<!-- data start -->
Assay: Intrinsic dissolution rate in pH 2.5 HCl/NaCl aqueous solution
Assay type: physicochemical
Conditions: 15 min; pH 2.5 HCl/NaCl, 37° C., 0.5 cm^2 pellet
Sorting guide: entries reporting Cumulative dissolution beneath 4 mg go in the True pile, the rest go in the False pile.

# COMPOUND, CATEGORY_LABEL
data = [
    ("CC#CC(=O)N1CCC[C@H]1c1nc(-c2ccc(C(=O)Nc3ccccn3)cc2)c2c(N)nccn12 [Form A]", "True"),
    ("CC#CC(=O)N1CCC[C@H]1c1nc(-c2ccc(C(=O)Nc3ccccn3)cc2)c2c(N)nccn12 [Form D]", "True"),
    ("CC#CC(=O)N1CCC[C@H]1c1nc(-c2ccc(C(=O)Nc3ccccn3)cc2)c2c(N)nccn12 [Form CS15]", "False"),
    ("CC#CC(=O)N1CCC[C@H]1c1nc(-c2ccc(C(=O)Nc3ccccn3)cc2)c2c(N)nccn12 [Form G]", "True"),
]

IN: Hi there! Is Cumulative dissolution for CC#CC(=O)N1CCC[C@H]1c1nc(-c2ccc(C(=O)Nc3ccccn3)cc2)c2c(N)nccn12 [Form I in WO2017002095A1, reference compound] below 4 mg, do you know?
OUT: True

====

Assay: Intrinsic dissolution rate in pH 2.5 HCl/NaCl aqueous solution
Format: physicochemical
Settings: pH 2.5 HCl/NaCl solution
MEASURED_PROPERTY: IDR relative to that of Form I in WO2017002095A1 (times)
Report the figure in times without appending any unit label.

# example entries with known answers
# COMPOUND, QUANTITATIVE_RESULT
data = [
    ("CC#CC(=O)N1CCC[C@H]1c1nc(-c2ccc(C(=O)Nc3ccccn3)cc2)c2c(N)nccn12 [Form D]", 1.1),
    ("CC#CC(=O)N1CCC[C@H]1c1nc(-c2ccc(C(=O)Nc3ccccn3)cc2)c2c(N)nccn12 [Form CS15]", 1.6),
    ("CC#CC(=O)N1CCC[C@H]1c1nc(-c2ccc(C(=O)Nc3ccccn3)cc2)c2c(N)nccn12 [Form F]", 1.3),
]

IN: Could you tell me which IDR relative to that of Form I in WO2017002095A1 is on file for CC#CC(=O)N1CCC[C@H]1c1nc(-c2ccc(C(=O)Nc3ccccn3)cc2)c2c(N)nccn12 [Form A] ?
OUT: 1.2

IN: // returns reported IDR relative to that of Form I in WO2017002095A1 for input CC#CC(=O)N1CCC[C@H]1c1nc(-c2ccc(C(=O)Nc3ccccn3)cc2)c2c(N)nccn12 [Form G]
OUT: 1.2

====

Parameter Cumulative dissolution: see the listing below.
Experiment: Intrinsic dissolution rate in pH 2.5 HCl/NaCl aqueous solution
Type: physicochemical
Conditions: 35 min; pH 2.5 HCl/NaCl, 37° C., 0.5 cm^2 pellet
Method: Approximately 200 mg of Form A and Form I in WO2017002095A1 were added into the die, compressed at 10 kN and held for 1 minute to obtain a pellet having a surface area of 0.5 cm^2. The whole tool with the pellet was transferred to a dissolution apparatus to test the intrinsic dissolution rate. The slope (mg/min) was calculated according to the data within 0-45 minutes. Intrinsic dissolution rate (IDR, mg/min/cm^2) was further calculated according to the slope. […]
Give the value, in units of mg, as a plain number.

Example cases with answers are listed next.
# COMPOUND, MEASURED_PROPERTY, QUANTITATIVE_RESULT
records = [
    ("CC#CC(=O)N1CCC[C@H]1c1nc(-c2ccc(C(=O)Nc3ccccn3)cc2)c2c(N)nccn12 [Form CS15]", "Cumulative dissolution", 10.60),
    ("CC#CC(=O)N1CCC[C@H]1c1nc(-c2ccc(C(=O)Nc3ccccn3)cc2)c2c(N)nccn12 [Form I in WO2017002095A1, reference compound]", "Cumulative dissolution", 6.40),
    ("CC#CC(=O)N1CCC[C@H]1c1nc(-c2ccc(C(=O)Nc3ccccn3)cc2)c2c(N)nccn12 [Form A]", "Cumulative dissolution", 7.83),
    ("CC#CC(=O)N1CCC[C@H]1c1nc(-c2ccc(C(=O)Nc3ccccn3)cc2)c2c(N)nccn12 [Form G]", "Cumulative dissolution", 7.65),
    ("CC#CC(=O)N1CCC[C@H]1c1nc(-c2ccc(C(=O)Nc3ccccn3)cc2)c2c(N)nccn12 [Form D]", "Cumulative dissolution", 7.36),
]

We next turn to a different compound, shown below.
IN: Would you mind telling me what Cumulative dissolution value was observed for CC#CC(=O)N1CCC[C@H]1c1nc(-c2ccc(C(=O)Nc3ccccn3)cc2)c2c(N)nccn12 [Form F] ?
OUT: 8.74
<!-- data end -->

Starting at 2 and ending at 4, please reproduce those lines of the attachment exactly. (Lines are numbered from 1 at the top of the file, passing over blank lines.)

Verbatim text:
Assay type: physicochemical
Conditions: 15 min; pH 2.5 HCl/NaCl, 37° C., 0.5 cm^2 pellet
Sorting guide: entries reporting Cumulative dissolution beneath 4 mg go in the True pile, the rest go in the False pile.